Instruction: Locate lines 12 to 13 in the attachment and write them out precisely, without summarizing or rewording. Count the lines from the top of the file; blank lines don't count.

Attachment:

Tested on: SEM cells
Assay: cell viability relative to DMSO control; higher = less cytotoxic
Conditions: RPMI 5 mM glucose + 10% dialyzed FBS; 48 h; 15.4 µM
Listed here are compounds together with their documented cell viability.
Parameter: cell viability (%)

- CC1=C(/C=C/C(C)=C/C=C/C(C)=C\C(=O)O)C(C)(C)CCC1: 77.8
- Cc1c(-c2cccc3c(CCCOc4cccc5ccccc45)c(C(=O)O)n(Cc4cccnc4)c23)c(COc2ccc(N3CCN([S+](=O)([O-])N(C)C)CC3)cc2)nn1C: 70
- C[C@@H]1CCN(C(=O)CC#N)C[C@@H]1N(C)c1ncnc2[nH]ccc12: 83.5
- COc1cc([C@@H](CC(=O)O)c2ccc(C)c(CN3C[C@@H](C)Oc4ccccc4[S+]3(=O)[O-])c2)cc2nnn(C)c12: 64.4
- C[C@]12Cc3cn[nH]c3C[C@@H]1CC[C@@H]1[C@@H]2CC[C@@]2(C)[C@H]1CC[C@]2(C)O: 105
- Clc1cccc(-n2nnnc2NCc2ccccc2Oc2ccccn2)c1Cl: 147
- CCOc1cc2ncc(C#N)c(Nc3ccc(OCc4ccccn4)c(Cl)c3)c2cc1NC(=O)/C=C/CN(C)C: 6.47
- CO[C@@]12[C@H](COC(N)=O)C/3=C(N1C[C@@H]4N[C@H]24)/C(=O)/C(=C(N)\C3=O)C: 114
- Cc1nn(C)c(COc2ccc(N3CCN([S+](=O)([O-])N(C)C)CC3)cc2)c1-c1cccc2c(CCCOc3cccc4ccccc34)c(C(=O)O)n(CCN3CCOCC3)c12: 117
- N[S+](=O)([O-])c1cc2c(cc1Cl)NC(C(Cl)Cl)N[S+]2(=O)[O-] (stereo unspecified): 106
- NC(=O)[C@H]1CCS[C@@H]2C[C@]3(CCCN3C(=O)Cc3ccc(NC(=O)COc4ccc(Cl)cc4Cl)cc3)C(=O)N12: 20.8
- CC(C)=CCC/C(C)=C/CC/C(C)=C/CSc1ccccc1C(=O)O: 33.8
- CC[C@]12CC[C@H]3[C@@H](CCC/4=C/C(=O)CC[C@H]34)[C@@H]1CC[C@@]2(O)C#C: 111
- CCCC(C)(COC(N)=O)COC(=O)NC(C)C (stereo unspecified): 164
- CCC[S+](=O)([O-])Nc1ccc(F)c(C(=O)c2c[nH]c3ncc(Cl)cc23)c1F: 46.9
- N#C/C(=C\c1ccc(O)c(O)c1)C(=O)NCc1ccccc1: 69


- CCOc1cc2ncc(C#N)c(Nc3ccc(OCc4ccccn4)c(Cl)c3)c2cc1NC(=O)/C=C/CN(C)C: 6.47
- CO[C@@]12[C@H](COC(N)=O)C/3=C(N1C[C@@H]4N[C@H]24)/C(=O)/C(=C(N)\C3=O)C: 114